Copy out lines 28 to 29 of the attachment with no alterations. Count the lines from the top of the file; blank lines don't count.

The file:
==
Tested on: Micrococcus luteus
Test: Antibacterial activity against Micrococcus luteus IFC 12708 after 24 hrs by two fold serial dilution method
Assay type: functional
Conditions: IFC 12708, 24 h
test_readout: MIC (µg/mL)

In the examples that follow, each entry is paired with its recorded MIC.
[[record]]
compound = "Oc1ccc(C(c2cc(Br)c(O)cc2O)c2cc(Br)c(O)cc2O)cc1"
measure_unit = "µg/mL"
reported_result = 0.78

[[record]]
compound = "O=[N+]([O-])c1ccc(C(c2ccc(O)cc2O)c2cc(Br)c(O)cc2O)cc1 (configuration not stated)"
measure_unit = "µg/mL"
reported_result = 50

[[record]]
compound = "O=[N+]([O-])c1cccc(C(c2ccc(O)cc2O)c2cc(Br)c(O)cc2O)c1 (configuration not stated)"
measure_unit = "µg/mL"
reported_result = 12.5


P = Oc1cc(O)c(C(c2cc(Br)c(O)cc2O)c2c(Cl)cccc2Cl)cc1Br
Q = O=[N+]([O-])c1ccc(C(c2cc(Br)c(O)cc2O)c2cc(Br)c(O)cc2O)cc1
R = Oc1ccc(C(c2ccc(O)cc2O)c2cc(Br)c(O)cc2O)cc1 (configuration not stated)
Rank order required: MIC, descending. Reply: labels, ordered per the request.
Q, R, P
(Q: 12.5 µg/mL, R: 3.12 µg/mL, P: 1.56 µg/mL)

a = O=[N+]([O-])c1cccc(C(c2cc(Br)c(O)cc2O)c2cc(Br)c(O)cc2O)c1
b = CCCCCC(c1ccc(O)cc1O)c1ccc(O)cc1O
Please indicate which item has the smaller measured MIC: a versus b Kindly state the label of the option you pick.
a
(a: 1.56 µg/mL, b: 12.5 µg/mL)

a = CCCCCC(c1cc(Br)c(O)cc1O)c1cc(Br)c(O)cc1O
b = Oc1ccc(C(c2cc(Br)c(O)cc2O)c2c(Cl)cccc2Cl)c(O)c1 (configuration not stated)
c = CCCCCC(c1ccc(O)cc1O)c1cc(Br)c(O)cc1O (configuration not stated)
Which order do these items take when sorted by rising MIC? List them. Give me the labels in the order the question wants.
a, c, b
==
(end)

a
(a: 1.56 µg/mL, b: 12.5 µg/mL)